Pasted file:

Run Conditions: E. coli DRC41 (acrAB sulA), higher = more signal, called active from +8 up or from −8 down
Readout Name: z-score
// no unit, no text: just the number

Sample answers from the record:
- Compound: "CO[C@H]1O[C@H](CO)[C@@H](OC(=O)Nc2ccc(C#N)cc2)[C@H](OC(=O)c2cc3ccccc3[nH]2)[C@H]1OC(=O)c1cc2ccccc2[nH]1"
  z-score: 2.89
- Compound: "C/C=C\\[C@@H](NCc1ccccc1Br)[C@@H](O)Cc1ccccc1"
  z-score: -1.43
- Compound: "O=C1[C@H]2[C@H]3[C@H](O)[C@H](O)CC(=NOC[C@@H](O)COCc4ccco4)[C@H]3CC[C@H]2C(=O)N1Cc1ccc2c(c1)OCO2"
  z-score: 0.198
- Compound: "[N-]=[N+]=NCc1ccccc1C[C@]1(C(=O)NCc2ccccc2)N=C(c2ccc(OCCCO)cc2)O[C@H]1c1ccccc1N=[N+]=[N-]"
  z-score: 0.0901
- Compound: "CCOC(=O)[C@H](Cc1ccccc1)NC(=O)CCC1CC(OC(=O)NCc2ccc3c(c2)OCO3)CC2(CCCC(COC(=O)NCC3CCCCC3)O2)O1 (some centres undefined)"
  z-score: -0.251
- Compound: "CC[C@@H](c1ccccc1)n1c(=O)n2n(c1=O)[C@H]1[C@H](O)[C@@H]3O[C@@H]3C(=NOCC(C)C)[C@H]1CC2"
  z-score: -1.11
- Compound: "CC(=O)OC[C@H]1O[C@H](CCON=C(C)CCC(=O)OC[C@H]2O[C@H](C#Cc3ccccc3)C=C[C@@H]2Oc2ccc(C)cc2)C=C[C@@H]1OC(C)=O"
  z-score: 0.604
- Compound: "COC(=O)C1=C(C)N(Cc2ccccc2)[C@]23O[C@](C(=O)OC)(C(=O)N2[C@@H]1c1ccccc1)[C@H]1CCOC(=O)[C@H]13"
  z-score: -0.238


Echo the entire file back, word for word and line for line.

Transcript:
Run Conditions: E. coli DRC41 (acrAB sulA), higher = more signal, called active from +8 up or from −8 down
Readout Name: z-score
// no unit, no text: just the number

Sample answers from the record:
- Compound: "CO[C@H]1O[C@H](CO)[C@@H](OC(=O)Nc2ccc(C#N)cc2)[C@H](OC(=O)c2cc3ccccc3[nH]2)[C@H]1OC(=O)c1cc2ccccc2[nH]1"
  z-score: 2.89
- Compound: "C/C=C\\[C@@H](NCc1ccccc1Br)[C@@H](O)Cc1ccccc1"
  z-score: -1.43
- Compound: "O=C1[C@H]2[C@H]3[C@H](O)[C@H](O)CC(=NOC[C@@H](O)COCc4ccco4)[C@H]3CC[C@H]2C(=O)N1Cc1ccc2c(c1)OCO2"
  z-score: 0.198
- Compound: "[N-]=[N+]=NCc1ccccc1C[C@]1(C(=O)NCc2ccccc2)N=C(c2ccc(OCCCO)cc2)O[C@H]1c1ccccc1N=[N+]=[N-]"
  z-score: 0.0901
- Compound: "CCOC(=O)[C@H](Cc1ccccc1)NC(=O)CCC1CC(OC(=O)NCc2ccc3c(c2)OCO3)CC2(CCCC(COC(=O)NCC3CCCCC3)O2)O1 (some centres undefined)"
  z-score: -0.251
- Compound: "CC[C@@H](c1ccccc1)n1c(=O)n2n(c1=O)[C@H]1[C@H](O)[C@@H]3O[C@@H]3C(=NOCC(C)C)[C@H]1CC2"
  z-score: -1.11
- Compound: "CC(=O)OC[C@H]1O[C@H](CCON=C(C)CCC(=O)OC[C@H]2O[C@H](C#Cc3ccccc3)C=C[C@@H]2Oc2ccc(C)cc2)C=C[C@@H]1OC(C)=O"
  z-score: 0.604
- Compound: "COC(=O)C1=C(C)N(Cc2ccccc2)[C@]23O[C@](C(=O)OC)(C(=O)N2[C@@H]1c1ccccc1)[C@H]1CCOC(=O)[C@H]13"
  z-score: -0.238